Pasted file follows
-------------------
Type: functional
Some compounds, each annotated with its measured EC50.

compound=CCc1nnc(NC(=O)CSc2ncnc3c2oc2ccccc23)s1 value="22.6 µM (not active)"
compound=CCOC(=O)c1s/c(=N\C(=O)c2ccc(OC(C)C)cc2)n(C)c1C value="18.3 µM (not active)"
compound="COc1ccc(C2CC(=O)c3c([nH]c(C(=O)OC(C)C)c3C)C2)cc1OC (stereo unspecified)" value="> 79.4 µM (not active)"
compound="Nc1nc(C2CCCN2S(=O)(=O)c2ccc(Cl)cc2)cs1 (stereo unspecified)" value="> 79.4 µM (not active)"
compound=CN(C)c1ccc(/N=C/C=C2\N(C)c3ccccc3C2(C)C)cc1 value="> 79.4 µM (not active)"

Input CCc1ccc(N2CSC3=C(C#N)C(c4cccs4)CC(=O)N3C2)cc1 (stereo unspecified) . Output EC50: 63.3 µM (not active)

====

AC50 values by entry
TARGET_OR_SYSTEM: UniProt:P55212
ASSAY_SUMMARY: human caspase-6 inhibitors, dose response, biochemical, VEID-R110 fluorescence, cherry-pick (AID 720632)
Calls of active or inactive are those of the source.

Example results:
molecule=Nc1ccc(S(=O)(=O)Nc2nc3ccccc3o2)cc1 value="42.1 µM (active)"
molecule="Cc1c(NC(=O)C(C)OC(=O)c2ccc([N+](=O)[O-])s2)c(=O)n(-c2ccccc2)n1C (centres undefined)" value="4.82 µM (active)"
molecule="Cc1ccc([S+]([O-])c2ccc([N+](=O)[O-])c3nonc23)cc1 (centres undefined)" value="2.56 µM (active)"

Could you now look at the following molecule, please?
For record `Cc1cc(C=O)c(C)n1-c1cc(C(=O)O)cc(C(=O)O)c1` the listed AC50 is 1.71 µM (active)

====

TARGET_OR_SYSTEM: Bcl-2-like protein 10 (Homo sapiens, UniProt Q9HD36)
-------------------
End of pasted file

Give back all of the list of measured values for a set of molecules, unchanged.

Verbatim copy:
Type: functional
Some compounds, each annotated with its measured EC50.

compound=CCc1nnc(NC(=O)CSc2ncnc3c2oc2ccccc23)s1 value="22.6 µM (not active)"
compound=CCOC(=O)c1s/c(=N\C(=O)c2ccc(OC(C)C)cc2)n(C)c1C value="18.3 µM (not active)"
compound="COc1ccc(C2CC(=O)c3c([nH]c(C(=O)OC(C)C)c3C)C2)cc1OC (stereo unspecified)" value="> 79.4 µM (not active)"
compound="Nc1nc(C2CCCN2S(=O)(=O)c2ccc(Cl)cc2)cs1 (stereo unspecified)" value="> 79.4 µM (not active)"
compound=CN(C)c1ccc(/N=C/C=C2\N(C)c3ccccc3C2(C)C)cc1 value="> 79.4 µM (not active)"

Input CCc1ccc(N2CSC3=C(C#N)C(c4cccs4)CC(=O)N3C2)cc1 (stereo unspecified) . Output EC50: 63.3 µM (not active)

====

AC50 values by entry
TARGET_OR_SYSTEM: UniProt:P55212
ASSAY_SUMMARY: human caspase-6 inhibitors, dose response, biochemical, VEID-R110 fluorescence, cherry-pick (AID 720632)
Calls of active or inactive are those of the source.

Example results:
molecule=Nc1ccc(S(=O)(=O)Nc2nc3ccccc3o2)cc1 value="42.1 µM (active)"
molecule="Cc1c(NC(=O)C(C)OC(=O)c2ccc([N+](=O)[O-])s2)c(=O)n(-c2ccccc2)n1C (centres undefined)" value="4.82 µM (active)"
molecule="Cc1ccc([S+]([O-])c2ccc([N+](=O)[O-])c3nonc23)cc1 (centres undefined)" value="2.56 µM (active)"

Could you now look at the following molecule, please?
For record `Cc1cc(C=O)c(C)n1-c1cc(C(=O)O)cc(C(=O)O)c1` the listed AC50 is 1.71 µM (active)

====

TARGET_OR_SYSTEM: Bcl-2-like protein 10 (Homo sapiens, UniProt Q9HD36)